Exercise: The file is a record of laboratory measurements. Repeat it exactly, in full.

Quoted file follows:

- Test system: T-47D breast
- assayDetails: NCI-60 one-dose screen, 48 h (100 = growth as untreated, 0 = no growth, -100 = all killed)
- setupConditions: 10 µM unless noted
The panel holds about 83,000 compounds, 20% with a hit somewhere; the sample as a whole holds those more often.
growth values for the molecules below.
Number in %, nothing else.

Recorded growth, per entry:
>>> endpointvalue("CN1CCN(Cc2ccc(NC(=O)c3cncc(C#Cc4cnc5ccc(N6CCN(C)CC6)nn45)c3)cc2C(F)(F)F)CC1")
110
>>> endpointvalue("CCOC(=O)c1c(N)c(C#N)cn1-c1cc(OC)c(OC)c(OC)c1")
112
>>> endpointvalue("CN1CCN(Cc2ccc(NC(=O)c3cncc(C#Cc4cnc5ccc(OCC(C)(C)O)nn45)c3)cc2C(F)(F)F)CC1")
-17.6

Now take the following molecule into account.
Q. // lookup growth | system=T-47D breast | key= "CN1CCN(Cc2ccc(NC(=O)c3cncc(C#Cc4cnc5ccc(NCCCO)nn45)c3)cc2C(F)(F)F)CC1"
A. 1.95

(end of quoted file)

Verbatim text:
- Test system: T-47D breast
- assayDetails: NCI-60 one-dose screen, 48 h (100 = growth as untreated, 0 = no growth, -100 = all killed)
- setupConditions: 10 µM unless noted
The panel holds about 83,000 compounds, 20% with a hit somewhere; the sample as a whole holds those more often.
growth values for the molecules below.
Number in %, nothing else.

Recorded growth, per entry:
>>> endpointvalue("CN1CCN(Cc2ccc(NC(=O)c3cncc(C#Cc4cnc5ccc(N6CCN(C)CC6)nn45)c3)cc2C(F)(F)F)CC1")
110
>>> endpointvalue("CCOC(=O)c1c(N)c(C#N)cn1-c1cc(OC)c(OC)c(OC)c1")
112
>>> endpointvalue("CN1CCN(Cc2ccc(NC(=O)c3cncc(C#Cc4cnc5ccc(OCC(C)(C)O)nn45)c3)cc2C(F)(F)F)CC1")
-17.6

Now take the following molecule into account.
Q. // lookup growth | system=T-47D breast | key= "CN1CCN(Cc2ccc(NC(=O)c3cncc(C#Cc4cnc5ccc(NCCCO)nn45)c3)cc2C(F)(F)F)CC1"
A. 1.95